The film focuses on an incident in which French football fan Brice Taton died in Belgrade, and which led to 12 young people being sentenced to a total of 115 years of prison. On September 17, 2009, a fight broke out on Obilićev venac Square when Partizan fans attacked several Toulouse fans, which - the film claims - led to Brice Taton falling off a ledge and dying in a hospital ten days later. According to the director Ivana Rajović, one of the Partizan fans, Stefan Veličković, couldn't have been a part of the fight, because he was getting a traffic violation ticket in Makedonska street several blocks away at the time the fight was taking place. In spite of Stefan having an alibi, he was sentenced to seven years in prison.
The film chronicles several alleged inconsistencies between the statements of the accused and the court findings in the case, analyzing whether Taton was thrown off a ledge or had fallen while running away from the fight.
The film alleges the trial was finished with record speed, and that the verdict didn't explain what happened that day, since none of the evidence provided answers to how Brice Taton fell off the ledge. The film comes to the conclusion that the media and state and legal institutions misrepresented the case, and attempts to explain why this happened.
The film premiered in Belgrade on June 29, 2012, with subsequent showings in Subotica, Novi Sad, Niš, Bačka Palanka, Zrenjanin, Pančevo, Sremski Karlovci, Nova Pazova and other cities.
While promoting his film, Malagurski stated that the Serbian media coverage of the case, specifically instances of the suspects being referred to as the "murderers who need to be punished severely" before the trial even began, whipped up the mass sentiments for political ends and created a societal atmosphere not conducive to determining facts and carrying out justice. He called the court case itself "the biggest disgrace of the Serbian justice system".
The film had its broadcasting premiere in April 2013 as a part of Malagurski's TV show on Happy TV, which also featured an interview with an alleged witness, Dragan Crepulja, who was not called to testify. In the interview, Crepulja claimed that he "saw it when the now deceased Taton fell, there was nobody next to him, not on the stairs, not by his side... I was two meters close to Taton when he fell, I immediately looked around, up and down, there was no one there, I can confirm that. I told this to the police officers who came."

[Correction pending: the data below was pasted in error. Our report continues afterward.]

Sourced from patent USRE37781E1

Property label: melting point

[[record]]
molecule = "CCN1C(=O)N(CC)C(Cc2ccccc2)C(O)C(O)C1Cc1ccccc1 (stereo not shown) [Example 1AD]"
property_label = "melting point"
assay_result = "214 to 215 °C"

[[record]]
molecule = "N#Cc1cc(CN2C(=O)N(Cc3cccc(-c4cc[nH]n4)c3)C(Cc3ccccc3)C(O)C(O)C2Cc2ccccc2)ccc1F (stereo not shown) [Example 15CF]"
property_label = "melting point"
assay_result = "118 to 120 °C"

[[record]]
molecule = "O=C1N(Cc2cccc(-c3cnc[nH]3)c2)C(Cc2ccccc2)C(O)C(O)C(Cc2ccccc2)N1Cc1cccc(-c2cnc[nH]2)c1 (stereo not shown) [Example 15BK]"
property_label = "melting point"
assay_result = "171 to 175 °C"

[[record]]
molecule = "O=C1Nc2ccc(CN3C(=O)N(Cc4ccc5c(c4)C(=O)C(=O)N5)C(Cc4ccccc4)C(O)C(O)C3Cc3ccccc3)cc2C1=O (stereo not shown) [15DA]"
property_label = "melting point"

In September 2012, the film's co-directors Boris Malagurski and Ivana Rajović filed a criminal investigation request with the Belgrade public prosecutor's office against 12 members of the Parapsihopatologija internet message board for alleged "organized threats to their life and personal and professional safety", made under online forum nicknames after the premiere of The Presumption of Justice. Upon investigation that began in July 2013, three of the 12 individuals (Rastislav Dinić, Nemanja Poleksić, and Marko Nikolić), whose real-life identities were determined via local internet providers, got charged by the Belgrade prosecutor's office. In March 2014, Dinić, Poleksić, and Nikolić were found guilty by the Higher Court in Belgrade, each getting sentenced to a year in prison, suspended for 3 years of probation. Once the court decision got declared, it was criticized by Milica Jovanović and Dario Hajrić writing on Peščanik as well as Jovana Gligorijević writing in Vreme. They opined that Dinić's, Poleksić's, and Nikolić's online remarks didn't constitute threats but merely insults while Gligorijević further criticized various aspects of the production and financing of The Presumption of Justice.
Malagurski's response to Gligorijević's piece got published in Vreme in early April 2014, disputing her claims about the movie's production and financing. A few days later, a piece by Malagurski got published in Nova srpska politička misao, criticizing what he saw to be a tendency on the part of the Serbian politicians and media outlets that otherwise consider themselves to be liberal, civic-minded, and to be espousing Western values to characterize him as a "crybaby" over his decision to file a criminal investigation request for receiving online threats. In a Politika op-ed, historian Čedomir Antić criticized those in the Serbian public whose criticism of Malagurski was based on his decision to file a criminal investigation request for receiving online threats. Antić also criticized the then VP of the Government of Vojvodina Goran Ješić for saying that Ješić, as Antić quoted Ješić's Twitter comment, "endorses everything they wrote", noting that their online remarks included threats of "explaining Malagurski some things with a metal rod on his face", "closing one or both of Malagurski's eyes", and "advocating sexual violence against Malagurski and Rajović".Radmila Dragičević Dičić – President of the Court of Appeal in Belgrade
Tomo Zorić – spokesman for the Public Prosecutor of Serbia
Milan Škulić – criminology professor at the University of Belgrade's Faculty of Law
Zora Dobričanin-Nikodinović – Belgrade based lawyer
Slobodan Batričević – Veličković family lawyer
Slobodan Georgijev – Belgrade based journalist
Veran Matić – former CEO of TV B92
Loïc Tregoures – Assistant professor at the Université Lille II